The last “Debt-Set” defendant has agreed to settle Federal Trade Commission charges for his role in an operation that allegedly violated federal law by falsely claiming that it could reduce consumers’ credit card interest rates or the amount of their credit card debt. Terms of the settlement, in which the defendant has not admitted liability, are defined in the stipulated order entered by the United States District Court for the District of Colorado on April 11, 2008.
According to a complaint filed by the FTC in March 2007, Debt-Set, Resolve Credit
Counseling, Inc., and their principals sold debt reduction services through Web sites and television and radio advertisements with claims such as “Reduce Debt Now” and “Eliminate Harassing Calls.” When consumers called a toll-free number, the complaint alleged, they were encouraged to enroll in a “debt consolidation program” if their unsecured consumer debt was up to one month overdue, or a “debt settlement program” if overdue longer.
The FTC alleged that the defendants violated the FTC Act by falsely promising to obtain lump-sum settlements, such as “fifty cents on the dollar” or “50 to 60 percent” of consumers’ total unsecured debt, or to negotiate with creditors for lower interest rates. The complaint also alleged that they misrepresented that they would not charge consumers any up-front fees before obtaining the promised debt relief, and that participation in their program would stop creditors from calling or suing them to collect debt.
Under the settlement, Isaac Khan is barred from engaging in the violations alleged in the complaint, and, when making representations about specific debt reductions that can be achieved, he is required to disclose truthfully key terms of the program, including all fees and costs, when and how such fees and costs will be paid by consumers, the approximate time period before settlements will be achieved, and the fact that consumers’ balances typically will increase before settlements for all accounts are achieved. The settlement also contains standard compliance and reporting provisions that enable the FTC to monitor future compliance with the order. If Khan is found by the court to have misrepresented the sworn financial statements provided to the Commission, a $1 million judgment will be imposed.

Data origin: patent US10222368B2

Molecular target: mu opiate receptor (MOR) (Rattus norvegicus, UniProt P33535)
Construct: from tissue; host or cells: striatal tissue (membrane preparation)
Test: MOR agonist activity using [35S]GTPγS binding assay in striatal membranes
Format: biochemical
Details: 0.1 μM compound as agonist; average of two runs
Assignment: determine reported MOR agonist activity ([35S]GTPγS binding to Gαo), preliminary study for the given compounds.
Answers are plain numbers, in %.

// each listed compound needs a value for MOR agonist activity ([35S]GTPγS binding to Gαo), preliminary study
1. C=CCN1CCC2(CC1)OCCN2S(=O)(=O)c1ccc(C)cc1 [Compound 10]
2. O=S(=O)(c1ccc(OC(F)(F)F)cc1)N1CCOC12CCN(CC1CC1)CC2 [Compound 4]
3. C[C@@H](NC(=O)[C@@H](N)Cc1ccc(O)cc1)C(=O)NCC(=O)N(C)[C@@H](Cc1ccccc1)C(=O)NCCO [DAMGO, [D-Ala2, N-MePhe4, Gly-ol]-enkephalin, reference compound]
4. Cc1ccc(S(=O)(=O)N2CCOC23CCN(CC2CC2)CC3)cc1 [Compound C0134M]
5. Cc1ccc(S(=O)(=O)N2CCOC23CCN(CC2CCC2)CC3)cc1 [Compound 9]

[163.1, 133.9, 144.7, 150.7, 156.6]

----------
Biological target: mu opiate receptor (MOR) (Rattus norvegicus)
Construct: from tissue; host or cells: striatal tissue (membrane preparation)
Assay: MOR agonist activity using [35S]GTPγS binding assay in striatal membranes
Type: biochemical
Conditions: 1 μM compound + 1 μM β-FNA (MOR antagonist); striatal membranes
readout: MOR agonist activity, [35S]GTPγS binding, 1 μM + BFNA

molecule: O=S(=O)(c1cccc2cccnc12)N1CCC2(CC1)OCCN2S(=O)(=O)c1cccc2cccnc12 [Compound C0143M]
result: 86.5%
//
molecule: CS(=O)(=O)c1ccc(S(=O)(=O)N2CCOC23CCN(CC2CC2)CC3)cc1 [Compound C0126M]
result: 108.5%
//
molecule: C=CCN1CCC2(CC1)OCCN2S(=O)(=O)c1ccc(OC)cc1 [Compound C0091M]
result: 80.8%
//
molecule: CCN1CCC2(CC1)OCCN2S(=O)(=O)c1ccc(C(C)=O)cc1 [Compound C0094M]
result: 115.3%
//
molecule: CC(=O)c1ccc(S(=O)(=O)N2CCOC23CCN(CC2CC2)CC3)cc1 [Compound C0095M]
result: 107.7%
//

The Commission vote to authorize staff to file the proposed stipulated final order was 5-0. The document was filed in the U.S. District Court for the District of Colorado.
NOTE: This stipulated final order is for settlement purposes only and does not constitute an admission by the defendant of law violations. A stipulated final order requires approval by the court and has the force of law when signed by the judge.
Copies of the order are available from the FTC’s Web site at http://www.ftc.gov and from the FTC’s Consumer Response Center, Room 130, 600 Pennsylvania Avenue, N.W., Washington, D.C. 20580. The FTC works for the consumer to prevent fraudulent, deceptive, and unfair business practices in the marketplace and to provide information to help consumers spot, stop, and avoid them. To file a complaint in English or Spanish or to get free information on any of 150 consumer topics, call toll-free, 1-877-FTC-HELP (1-877-382-4357), or use the complaint form at http://www.ftc.gov/ftc/complaint.htm. The FTC enters Internet, telemarketing, identity theft, and other fraud-related complaints into Consumer Sentinel, a secure, online database available to more than 1,600 civil and criminal law enforcement agencies in the U.S. and abroad.
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